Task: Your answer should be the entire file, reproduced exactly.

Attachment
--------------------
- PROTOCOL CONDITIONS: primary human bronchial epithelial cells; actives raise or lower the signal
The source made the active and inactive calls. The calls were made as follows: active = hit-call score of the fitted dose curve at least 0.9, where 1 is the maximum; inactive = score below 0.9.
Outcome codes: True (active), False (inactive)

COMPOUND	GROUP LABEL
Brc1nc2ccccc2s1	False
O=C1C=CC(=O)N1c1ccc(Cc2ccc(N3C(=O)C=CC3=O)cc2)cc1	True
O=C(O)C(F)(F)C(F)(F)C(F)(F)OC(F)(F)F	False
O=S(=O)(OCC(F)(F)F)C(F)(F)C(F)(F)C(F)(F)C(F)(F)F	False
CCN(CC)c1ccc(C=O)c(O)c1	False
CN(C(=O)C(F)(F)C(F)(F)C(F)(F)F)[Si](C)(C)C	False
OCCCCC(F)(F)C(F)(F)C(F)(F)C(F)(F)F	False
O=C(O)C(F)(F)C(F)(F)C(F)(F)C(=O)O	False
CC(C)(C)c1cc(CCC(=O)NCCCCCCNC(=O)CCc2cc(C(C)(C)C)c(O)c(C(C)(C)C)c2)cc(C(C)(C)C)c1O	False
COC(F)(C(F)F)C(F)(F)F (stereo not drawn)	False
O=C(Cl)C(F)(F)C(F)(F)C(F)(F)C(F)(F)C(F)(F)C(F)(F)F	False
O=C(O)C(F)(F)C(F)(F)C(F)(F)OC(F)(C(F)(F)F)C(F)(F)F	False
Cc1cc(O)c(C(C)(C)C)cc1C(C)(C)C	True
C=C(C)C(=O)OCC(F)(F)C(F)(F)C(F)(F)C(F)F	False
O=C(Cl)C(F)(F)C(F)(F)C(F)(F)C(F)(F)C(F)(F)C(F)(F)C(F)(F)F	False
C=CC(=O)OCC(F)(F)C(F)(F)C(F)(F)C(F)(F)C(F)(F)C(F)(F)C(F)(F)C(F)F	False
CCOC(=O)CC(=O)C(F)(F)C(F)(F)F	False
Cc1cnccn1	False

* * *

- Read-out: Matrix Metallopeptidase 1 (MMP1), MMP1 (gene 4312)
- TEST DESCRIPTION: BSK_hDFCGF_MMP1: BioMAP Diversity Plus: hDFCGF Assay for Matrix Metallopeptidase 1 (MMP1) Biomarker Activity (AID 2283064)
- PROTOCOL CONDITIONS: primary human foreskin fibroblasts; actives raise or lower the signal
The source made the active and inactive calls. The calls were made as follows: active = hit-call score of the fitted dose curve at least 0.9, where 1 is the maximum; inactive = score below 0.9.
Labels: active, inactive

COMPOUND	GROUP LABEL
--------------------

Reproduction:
- PROTOCOL CONDITIONS: primary human bronchial epithelial cells; actives raise or lower the signal
The source made the active and inactive calls. The calls were made as follows: active = hit-call score of the fitted dose curve at least 0.9, where 1 is the maximum; inactive = score below 0.9.
Outcome codes: True (active), False (inactive)

COMPOUND	GROUP LABEL
Brc1nc2ccccc2s1	False
O=C1C=CC(=O)N1c1ccc(Cc2ccc(N3C(=O)C=CC3=O)cc2)cc1	True
O=C(O)C(F)(F)C(F)(F)C(F)(F)OC(F)(F)F	False
O=S(=O)(OCC(F)(F)F)C(F)(F)C(F)(F)C(F)(F)C(F)(F)F	False
CCN(CC)c1ccc(C=O)c(O)c1	False
CN(C(=O)C(F)(F)C(F)(F)C(F)(F)F)[Si](C)(C)C	False
OCCCCC(F)(F)C(F)(F)C(F)(F)C(F)(F)F	False
O=C(O)C(F)(F)C(F)(F)C(F)(F)C(=O)O	False
CC(C)(C)c1cc(CCC(=O)NCCCCCCNC(=O)CCc2cc(C(C)(C)C)c(O)c(C(C)(C)C)c2)cc(C(C)(C)C)c1O	False
COC(F)(C(F)F)C(F)(F)F (stereo not drawn)	False
O=C(Cl)C(F)(F)C(F)(F)C(F)(F)C(F)(F)C(F)(F)C(F)(F)F	False
O=C(O)C(F)(F)C(F)(F)C(F)(F)OC(F)(C(F)(F)F)C(F)(F)F	False
Cc1cc(O)c(C(C)(C)C)cc1C(C)(C)C	True
C=C(C)C(=O)OCC(F)(F)C(F)(F)C(F)(F)C(F)F	False
O=C(Cl)C(F)(F)C(F)(F)C(F)(F)C(F)(F)C(F)(F)C(F)(F)C(F)(F)F	False
C=CC(=O)OCC(F)(F)C(F)(F)C(F)(F)C(F)(F)C(F)(F)C(F)(F)C(F)(F)C(F)F	False
CCOC(=O)CC(=O)C(F)(F)C(F)(F)F	False
Cc1cnccn1	False

* * *

- Read-out: Matrix Metallopeptidase 1 (MMP1), MMP1 (gene 4312)
- TEST DESCRIPTION: BSK_hDFCGF_MMP1: BioMAP Diversity Plus: hDFCGF Assay for Matrix Metallopeptidase 1 (MMP1) Biomarker Activity (AID 2283064)
- PROTOCOL CONDITIONS: primary human foreskin fibroblasts; actives raise or lower the signal
The source made the active and inactive calls. The calls were made as follows: active = hit-call score of the fitted dose curve at least 0.9, where 1 is the maximum; inactive = score below 0.9.
Labels: active, inactive

COMPOUND	GROUP LABEL